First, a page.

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    I know you weren't trying to annoy anyone I just thought i'd say so you know some people really object to the phrase. :flower:

    If you wanted to write down the things you are worried about then a lot of people on here have experience with a wide range of difficulties and delays I am sure someone will be able to help.

    Also if you write down now just for your own records exactly what he can and can't do now and a list of your worries. Update it every month or so. It may make a diagnosis in the future easier.
     
  7. suzib76

    suzib76 Well-Known Member

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    What exactly is making oh think your child may be autistic?
     
  8. emyandpotato

    emyandpotato Well-Known Member

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    He's been slow on everything really. His speech is the main worry. He makes one syllable sounds. That's it. When he's with other children his age there is a noticeable difference with most things. He gets very much in to his own world sometimes and won't see you or hear you unless he chooses too. Also my dad is on the autistic spectrum, though functions fine and has a business, but there are many similar behaviours. Sorry it's hard to explain. Logically I don't think he has autism but my OH has got the idea in his head and is quite certain. Sorry. Don't mean to be wasting anyone's time.
     
  9. Cassie123

    Cassie123 Well-Known Member

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    Unfortunately it is one of those things that will become more obvious as he gets older. He will either catch up or he won't. A lot of the things to look out for are really common in toddlers anyway.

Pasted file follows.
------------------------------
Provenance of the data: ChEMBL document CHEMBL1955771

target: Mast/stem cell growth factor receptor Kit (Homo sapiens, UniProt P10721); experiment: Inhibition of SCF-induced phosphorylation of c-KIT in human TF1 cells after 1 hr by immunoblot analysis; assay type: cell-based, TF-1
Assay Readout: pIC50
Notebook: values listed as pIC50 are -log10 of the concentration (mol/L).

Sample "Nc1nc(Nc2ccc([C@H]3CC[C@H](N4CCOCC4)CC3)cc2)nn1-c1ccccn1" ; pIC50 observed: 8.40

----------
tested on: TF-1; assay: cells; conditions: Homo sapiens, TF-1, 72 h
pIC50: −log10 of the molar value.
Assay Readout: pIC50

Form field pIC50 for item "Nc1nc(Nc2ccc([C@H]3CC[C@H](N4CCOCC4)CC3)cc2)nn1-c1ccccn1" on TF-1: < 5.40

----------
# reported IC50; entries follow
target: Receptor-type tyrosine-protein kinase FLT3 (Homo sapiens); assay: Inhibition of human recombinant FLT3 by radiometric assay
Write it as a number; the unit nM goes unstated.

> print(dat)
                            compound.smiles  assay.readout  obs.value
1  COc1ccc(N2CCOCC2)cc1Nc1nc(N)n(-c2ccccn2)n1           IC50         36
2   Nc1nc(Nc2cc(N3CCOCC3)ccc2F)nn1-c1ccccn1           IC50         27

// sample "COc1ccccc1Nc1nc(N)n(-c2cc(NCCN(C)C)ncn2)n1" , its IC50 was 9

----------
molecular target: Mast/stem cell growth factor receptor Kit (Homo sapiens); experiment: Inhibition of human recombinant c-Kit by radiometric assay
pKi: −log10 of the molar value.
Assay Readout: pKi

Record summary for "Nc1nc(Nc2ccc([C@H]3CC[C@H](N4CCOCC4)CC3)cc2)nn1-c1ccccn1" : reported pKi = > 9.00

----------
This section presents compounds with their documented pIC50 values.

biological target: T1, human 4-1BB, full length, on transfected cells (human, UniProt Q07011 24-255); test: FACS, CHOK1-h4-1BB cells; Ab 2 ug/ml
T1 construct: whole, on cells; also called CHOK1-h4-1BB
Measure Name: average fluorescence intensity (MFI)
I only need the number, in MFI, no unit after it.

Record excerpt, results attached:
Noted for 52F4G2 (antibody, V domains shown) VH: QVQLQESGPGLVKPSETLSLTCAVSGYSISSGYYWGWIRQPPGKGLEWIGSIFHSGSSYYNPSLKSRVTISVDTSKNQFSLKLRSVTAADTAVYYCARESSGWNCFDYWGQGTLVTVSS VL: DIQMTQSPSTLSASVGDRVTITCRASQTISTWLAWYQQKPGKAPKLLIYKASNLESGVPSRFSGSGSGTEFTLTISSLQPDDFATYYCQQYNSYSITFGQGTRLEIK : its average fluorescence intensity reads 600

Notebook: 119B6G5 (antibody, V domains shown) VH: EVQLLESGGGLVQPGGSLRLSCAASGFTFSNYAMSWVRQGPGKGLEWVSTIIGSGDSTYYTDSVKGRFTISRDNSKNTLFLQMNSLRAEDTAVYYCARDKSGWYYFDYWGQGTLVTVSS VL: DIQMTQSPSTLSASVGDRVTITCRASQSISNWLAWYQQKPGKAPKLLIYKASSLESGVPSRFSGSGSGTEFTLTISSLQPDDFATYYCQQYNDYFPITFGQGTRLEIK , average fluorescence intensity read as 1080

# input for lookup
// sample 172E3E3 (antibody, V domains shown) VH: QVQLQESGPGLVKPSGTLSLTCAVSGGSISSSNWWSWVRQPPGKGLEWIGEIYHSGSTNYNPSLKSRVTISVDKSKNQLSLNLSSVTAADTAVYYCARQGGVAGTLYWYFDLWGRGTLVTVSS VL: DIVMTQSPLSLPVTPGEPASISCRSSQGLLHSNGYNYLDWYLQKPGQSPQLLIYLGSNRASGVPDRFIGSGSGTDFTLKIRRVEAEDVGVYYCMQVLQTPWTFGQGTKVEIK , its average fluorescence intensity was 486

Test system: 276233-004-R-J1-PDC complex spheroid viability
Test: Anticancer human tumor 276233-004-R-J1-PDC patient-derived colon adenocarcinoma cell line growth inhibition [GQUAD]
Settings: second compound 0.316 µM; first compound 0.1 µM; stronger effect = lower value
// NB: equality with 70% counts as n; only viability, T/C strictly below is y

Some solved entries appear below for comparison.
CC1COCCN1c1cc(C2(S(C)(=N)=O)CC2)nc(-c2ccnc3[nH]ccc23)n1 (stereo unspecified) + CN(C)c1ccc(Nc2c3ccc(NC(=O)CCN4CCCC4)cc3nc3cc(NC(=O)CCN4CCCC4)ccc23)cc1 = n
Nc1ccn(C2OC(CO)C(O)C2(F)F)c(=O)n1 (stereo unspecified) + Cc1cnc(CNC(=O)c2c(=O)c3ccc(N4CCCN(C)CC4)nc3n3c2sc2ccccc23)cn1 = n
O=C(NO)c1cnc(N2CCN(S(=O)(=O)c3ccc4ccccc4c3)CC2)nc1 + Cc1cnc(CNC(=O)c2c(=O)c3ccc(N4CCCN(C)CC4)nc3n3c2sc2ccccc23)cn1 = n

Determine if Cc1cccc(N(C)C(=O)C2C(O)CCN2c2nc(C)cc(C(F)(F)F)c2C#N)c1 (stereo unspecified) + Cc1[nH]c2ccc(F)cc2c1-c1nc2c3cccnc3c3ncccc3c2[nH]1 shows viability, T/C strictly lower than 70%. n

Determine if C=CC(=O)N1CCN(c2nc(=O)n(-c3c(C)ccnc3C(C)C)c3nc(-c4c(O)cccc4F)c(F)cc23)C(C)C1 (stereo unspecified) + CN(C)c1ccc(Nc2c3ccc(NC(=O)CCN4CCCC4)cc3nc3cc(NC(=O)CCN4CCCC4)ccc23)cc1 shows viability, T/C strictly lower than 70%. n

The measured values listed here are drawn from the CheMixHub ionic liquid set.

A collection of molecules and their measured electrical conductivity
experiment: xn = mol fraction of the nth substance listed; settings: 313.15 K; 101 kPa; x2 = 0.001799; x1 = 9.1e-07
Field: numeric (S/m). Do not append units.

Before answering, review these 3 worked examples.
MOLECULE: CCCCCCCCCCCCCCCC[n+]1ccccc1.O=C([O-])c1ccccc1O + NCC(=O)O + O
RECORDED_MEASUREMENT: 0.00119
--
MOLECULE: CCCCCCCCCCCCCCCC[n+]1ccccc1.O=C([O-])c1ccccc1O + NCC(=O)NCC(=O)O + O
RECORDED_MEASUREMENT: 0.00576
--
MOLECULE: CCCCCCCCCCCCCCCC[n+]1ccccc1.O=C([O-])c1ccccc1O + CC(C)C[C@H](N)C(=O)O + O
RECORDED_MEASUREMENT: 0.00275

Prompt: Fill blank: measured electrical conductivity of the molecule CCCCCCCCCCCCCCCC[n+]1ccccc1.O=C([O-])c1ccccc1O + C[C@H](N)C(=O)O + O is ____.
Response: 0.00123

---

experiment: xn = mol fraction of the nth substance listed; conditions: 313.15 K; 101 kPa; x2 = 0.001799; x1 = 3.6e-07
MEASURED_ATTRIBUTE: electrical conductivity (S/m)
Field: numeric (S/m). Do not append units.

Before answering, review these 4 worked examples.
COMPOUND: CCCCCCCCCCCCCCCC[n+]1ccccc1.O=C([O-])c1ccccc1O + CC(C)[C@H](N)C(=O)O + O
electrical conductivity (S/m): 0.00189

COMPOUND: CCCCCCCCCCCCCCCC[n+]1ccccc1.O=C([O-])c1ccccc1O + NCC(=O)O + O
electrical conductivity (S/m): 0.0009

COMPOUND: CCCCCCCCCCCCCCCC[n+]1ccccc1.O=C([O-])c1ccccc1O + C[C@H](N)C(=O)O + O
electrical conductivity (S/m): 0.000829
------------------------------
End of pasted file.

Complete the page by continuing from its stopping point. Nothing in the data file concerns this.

Clumsiness
    Obsessive about things (hand washing, routine etc)
    Sensitive to noise, light, touch.
    Very fussy about food.

    Even if he does all of these things it is in no way a sign of something being wrong. All toddlers go through phases.
    It will become more obvious around the age of 3 when most children grow out of these things. He might grow out of them too or he might not.

    As far as his speech goes if the HV and docs are unwilling to do anything yet the best thing you can do is talk to him constantly, socialise as much as possible and teach him to sign.
    For children with slow speech signing is really good because it gives them a way to communicate. This makes them less likely to get frustrated and have tantrums.
    You can make up your own signs or get a book on makaton signing.
     
  10. emyandpotato

    emyandpotato Well-Known Member